The Herfindahl Index covered in the prior post is an excellent way of measuring competition. Sadly it involves squaring market shares. This seems too much math so in the spirit of simple metrics I’m suggesting a new measure of competitiveness; the BPI or The Bendle Panda Index. It makes Net Promoter look complex and Gigerenzer could happily certify it as “fast and frugal”.
A Fun Metric
Like the Herfindahl Index the Bendle Panda Index is merely suggestive but it is a useful, or at least fun, metric.
The BPI uses the principle that an industry’s competitiveness is inversely proportional to the effort firms expend trying to distract you from their products/service. In competitive industries the firms compare prices and service quality, things that matter to consumers (i.e. follow the marketing concept). That can be hard work. Where the market is less competitive firms often try and differentiate on less critical dimensions. Basically, if lack of competition means all firms are at roughly the same price and similar service level they must advertise something else.
Defining The Bendle Panda Index
Clever advertisers usually come up with the same answer: cute animals. The Bendle Panda Index suggests that the less competitive any industry is then the cuter the animals in the advertising. If competition is low, and creating better or cheaper offerings is hard work, then why not distract with some wonderfully cute baby mammals? To be specific the BPI is the percentage of firms using cute animals in their advertising.
BPI In Practice
Currently [written in 2013] the Canadian telecoms industry has three big players. “Known as the “big three”, the major players… [are] BCE (Bell), Rogers and Telus” (Wong and Bendle 2012). Between them the big three control over 90% of the market so I concentrate on them. Rogers have their Fido brand which, perhaps unsurprisingly, uses puppies. Telus have cycled through animals, and have currently settled on a star performer, a baby panda. Bell, the other major player, uses people in its commercials. There is nothing wrong with the people; they are the typical, inoffensively attractive, advertising stock footage actors, but they ain’t no baby pandas. So the BPI score for the Canadian telecoms market is 2/3 or 66.6%.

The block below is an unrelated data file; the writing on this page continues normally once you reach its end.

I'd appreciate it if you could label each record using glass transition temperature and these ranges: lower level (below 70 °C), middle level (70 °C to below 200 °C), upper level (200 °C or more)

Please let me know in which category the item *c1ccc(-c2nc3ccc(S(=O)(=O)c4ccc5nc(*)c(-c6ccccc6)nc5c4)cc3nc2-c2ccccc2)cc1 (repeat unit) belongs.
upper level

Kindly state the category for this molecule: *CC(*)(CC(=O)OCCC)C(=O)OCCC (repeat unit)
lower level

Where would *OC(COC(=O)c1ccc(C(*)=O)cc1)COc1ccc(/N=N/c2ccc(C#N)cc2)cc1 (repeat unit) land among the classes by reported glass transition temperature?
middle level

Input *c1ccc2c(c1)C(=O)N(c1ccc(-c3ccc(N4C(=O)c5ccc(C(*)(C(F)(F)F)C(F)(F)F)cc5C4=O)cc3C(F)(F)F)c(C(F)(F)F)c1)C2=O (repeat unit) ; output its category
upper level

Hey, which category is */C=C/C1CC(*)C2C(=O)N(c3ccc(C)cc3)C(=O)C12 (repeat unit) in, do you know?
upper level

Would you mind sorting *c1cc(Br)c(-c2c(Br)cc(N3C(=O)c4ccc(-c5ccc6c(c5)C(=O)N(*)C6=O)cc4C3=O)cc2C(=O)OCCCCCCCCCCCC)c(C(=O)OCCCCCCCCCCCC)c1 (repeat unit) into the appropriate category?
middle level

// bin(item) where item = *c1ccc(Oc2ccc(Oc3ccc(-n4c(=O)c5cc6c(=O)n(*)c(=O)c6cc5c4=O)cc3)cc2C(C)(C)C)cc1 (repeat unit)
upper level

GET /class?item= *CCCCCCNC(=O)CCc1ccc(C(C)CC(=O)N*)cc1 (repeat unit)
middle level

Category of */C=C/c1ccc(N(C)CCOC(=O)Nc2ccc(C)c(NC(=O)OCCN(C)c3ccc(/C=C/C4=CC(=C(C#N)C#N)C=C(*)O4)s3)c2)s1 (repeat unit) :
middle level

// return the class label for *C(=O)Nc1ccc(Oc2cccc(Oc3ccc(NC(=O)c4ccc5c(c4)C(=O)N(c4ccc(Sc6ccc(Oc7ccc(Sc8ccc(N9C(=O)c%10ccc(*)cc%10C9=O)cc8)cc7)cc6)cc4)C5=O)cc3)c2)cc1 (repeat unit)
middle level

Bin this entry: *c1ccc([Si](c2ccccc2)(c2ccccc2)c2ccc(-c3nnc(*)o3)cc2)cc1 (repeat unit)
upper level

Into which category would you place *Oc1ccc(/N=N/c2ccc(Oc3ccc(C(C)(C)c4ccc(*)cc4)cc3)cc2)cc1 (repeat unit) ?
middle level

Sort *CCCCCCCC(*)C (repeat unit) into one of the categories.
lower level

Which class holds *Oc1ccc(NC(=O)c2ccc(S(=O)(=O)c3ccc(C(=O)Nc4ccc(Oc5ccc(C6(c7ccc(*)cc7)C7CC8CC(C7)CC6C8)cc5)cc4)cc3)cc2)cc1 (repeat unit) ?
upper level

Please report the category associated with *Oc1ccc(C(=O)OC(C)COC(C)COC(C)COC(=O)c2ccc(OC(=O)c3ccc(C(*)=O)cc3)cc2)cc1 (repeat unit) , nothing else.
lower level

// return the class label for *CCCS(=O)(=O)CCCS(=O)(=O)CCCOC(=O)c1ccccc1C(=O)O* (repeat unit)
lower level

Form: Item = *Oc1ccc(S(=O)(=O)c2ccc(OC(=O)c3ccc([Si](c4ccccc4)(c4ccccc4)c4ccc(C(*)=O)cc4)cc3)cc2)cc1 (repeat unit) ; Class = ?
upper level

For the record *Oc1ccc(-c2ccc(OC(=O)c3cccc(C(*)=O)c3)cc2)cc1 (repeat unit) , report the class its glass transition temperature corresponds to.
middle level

What should Bell do? Go with kittens? Of course not, everyone knows that kittens can’t beat pandas in a cuteness contest. Baby hedgehogs are surprisingly appealing, but maybe they don’t have quite enough to beat pandas. Otters holding hands is, of course, an excellent way to distract people from poor service quality. Finally, who doesn’t prefer diminutive elephants to an inexpensive cell phone bill. That said, my advice as a marketing professor: has Bell considered baby koalas? Okay koalas aren’t obviously connected with Canada, or telecoms, but when your competitor has pulled out the panda card you can’t respond with logic.
More on the Bendle Panda Index here.
Read: Janice Wong and Neil Bendle, (2012), Wind Mobile: Competing in the Canadian Telecoms Industry , Ivey Business School, case 9B12A061.